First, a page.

Symbolism in Hedda Gabler

Grade 12 HL Language A1
What is the purpose of Symbolism?
Repeated images and symbols are frequently used
in dramas to contribute to the development of the
themes. The repetition of a certain image in the
context of the play attaches metaphorical
significance to a physical object.
The setting of "Hedda Gabler," which remains unchanged through the play,
is significant symbolically as it demonstrates the domestic cage into which
Hedda, as a woman and wife, had been cast.
The dark, sombre colours of the drawing room presents the "monotonous
landscape" that constitutes her prison, relieved by a glass door that looks
out onto "autumn foliage."
Through the entire play, the audience is visually reminded of the symbolic
representation of the spiritual barrenness of the house, which opens out to
deteriorating life - "all yellow and withered," nearing the season of death.
This casts ominous overtones on the actions of the characters in this setting.
The pistols, given to her by her father, are symbols
of masculine power and aggression. They give
Hedda the power of life and death, one she uses to
the detriment of others around her in the selfish
desire to give meaning to her life. They inspired
momentary fear in Judge Brack in his first visit to
Hedda, his unsavory intentions indicated by his using
the back way. More importantly, they are the
instruments through which Hedda can exert her
control over another "human being's fate,"
The house "reminds one of the departed"
symbolises the decline of the power of the
aristocracy in the 1890's, taken over by the stoical
bourgeoisie. Hedda, once a former member of the
higher classes, has been forced to marry down into
a lower class, which she speaks contemptibly of. She
finds her life to be one without purpose besides
"boring herself to death" and that middle class
morality has effectively eliminated whatever social
power she once had as General Gabler's daughter
- in effect, a "lady."
The Glass Door
Her frustration at her powerlessness and dependence on an simpleminded scholar is best represented by the repeated image of her
"looking out the glass door." The glass door, in itself, presents only a
fragile, easily breakable barrier between her entrapment and the
outside world. She longs for freedom, to catch a "glimpse of a
world that one wasn't allowed to know about" but this transparent
barrier confines Hedda. The image of her "walking nervously" across
the enclosed, claustrophobic space of the drawing room to look out
or "tap nervously" on the glass door stresses that the society in
general has imprisoned her due to its restrictive definition of
General Gabler’s Picture
That Hedda struggles against the role of subservient wife and loving mother can be
explained by her masculine upbringing and the strong father figure that dominates her
sub-conscious. Both these are symbolized by the portrait of General Gabler which
peers imposingly from the inner room, representative of Hedda's sub-conscious, to
dominate the entire stage setting.
Though she never once mentions her father, it is obvious that her craving for
power and alignment with male desires are stemmed from him. Hence,
Hedda's character and life seem to be wholly determined through this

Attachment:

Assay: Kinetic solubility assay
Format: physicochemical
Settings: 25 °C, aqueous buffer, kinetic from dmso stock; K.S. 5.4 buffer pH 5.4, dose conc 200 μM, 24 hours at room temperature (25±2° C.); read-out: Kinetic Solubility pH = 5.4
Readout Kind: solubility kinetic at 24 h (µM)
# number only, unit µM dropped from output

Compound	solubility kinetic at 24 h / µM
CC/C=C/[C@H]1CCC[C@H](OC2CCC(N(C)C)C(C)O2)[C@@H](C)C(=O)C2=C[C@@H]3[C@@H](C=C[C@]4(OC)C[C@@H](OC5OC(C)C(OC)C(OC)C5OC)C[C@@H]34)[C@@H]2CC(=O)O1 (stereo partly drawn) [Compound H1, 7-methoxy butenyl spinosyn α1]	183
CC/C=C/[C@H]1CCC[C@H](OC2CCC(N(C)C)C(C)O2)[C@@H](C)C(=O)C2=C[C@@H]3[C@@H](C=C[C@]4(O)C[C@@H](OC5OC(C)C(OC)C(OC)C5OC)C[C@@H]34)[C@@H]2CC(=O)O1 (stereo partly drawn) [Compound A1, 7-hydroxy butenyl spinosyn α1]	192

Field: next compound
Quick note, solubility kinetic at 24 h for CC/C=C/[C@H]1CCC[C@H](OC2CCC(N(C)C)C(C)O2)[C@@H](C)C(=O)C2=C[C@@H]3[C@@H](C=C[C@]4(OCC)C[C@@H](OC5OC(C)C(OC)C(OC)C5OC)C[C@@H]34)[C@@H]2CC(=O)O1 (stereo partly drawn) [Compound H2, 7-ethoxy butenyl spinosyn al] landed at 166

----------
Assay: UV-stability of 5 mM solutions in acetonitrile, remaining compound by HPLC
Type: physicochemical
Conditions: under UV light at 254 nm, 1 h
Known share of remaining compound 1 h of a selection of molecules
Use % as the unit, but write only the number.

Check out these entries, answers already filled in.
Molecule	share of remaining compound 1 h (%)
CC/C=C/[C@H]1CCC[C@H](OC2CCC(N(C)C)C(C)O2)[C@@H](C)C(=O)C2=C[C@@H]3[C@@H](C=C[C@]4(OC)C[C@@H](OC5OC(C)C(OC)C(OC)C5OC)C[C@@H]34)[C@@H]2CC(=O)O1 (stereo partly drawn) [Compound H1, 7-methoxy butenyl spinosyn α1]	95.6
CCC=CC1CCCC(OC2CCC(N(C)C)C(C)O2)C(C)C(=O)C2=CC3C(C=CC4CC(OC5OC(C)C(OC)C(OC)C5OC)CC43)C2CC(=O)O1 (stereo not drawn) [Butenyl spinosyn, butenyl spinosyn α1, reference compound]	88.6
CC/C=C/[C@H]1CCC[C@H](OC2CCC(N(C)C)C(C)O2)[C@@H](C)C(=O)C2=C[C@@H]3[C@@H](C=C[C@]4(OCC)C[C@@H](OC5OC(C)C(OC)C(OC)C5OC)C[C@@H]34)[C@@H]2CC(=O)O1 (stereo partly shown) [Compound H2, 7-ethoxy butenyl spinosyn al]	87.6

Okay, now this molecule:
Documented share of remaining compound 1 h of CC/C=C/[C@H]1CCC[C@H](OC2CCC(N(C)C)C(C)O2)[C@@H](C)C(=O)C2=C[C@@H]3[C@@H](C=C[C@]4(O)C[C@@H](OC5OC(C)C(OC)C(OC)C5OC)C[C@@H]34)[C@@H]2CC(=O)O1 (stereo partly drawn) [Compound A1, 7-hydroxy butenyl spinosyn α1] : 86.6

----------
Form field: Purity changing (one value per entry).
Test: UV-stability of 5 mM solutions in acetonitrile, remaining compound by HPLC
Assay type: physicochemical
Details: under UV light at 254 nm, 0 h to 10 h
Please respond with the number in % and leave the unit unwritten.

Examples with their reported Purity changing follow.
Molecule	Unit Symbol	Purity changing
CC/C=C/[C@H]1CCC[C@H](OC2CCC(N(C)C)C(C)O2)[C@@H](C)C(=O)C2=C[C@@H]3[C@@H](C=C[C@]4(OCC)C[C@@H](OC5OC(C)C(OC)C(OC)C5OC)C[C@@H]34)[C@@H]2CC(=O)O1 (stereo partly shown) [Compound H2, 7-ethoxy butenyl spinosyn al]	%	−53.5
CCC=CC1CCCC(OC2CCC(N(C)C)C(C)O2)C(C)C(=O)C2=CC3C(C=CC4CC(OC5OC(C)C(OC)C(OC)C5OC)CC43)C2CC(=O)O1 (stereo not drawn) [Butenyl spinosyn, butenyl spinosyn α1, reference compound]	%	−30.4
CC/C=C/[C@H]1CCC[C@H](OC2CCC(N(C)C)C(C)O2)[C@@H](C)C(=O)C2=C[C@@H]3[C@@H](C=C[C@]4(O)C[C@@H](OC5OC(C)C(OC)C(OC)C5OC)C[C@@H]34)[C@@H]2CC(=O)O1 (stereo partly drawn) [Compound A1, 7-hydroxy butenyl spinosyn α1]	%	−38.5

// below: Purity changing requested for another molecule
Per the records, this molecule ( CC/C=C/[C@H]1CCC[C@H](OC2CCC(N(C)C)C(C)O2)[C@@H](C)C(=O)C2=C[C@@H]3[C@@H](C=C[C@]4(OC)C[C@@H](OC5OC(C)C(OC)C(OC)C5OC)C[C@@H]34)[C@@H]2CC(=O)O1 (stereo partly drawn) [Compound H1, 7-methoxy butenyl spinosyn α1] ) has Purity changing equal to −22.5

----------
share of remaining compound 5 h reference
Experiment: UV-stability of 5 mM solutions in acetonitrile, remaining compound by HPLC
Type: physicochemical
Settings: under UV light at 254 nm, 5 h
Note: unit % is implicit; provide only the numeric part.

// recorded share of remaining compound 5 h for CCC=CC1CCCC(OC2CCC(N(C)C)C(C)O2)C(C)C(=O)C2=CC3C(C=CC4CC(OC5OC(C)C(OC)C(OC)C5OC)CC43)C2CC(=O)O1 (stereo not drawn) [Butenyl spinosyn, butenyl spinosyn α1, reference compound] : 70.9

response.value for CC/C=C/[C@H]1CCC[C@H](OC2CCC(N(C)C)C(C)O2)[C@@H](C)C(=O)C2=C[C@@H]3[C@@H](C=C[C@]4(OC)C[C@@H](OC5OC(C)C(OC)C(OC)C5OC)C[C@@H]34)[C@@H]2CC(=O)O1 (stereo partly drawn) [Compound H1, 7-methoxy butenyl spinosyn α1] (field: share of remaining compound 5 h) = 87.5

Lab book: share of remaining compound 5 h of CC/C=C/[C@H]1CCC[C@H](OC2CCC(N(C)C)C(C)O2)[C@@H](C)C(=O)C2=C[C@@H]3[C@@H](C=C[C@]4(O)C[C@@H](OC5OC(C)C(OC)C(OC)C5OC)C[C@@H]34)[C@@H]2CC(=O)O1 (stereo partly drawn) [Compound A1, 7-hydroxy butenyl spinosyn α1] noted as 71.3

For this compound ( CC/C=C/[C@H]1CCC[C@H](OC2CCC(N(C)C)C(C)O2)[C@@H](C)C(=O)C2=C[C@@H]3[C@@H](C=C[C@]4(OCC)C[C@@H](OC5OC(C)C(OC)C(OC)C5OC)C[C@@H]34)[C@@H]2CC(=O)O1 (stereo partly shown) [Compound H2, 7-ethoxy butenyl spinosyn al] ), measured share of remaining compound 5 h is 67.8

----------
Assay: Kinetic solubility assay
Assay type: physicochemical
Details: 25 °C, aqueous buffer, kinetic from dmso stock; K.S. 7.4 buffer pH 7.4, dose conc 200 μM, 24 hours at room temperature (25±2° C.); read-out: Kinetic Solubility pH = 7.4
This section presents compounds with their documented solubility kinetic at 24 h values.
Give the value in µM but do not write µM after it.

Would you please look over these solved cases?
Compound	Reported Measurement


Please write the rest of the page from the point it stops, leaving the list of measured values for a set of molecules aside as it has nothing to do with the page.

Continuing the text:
strong connection with a military past, which emphasizes conformity and
discipline. There lies the chief reason as to her mortal fear of scandal - "I
never jump out." She, then, is also a woman trapped by her past.
Objects in the room presents a host of repeated images,
most important of which are the easy chair and the stove.
The easy chair connotes a throne, that is, the seat of power.
The power play in the interactions of the characters is
conveyed through possession of this seat. Originally, Hedda
is the one who sits in it, connoting the fact that she holds the
power although it is restricted to the domestic sphere. She is
the stronger figure in her relationship with Tesman as he
serves her like a loyal, admiring subject - "It's so jolly
waiting on you, Hedda." Further, when Brack first comes to
call in Act 1, her actions "[lying back and reaching out her
hand]" seem to indicate her regal aura she held his
audience from the throne.
Description of the characters' physical appearances present
continuous images through the play; notably, the description
of the women's' hair. The fact that Hedda's hair is "not
noticeably abundant" signifies her lack of spiritual
substance, her incapability to experience depth of emotion
and her fear of commitment and responsibility, especially
such pertaining to motherhood.
In this instance, she is revealed to be an unconventional
woman who despises her own femaleness. On the other
hand, Thea is a woman very much in touch with her feminine
side, her hair being "remarkably fair… exceptionally thick
and wavy." Her hair highlights her femininity and she is
capable of love, serving to inspire Lovborg and to
contribute to the creation of their spiritual child.
Vine Leaves in the Hair
"Vineleaves in the hair" is a repeated image made
by Hedda in relation to her former lover. It is a
symbol of victory, heroism and conquest. Hedda
wants this of Lovborg because she desires to
vicariously witness his success and empowerment.
Her self-centred nature is highlighted as whatever
emotion she feels for him is ruthlessly pushed aside
in the view that he promises her personal power.
The image is also reminiscent of Dionysus, the Greek
god of wine, fertility and pleasure. Excessive
behaviour is freedom to Hedda's corrupted view.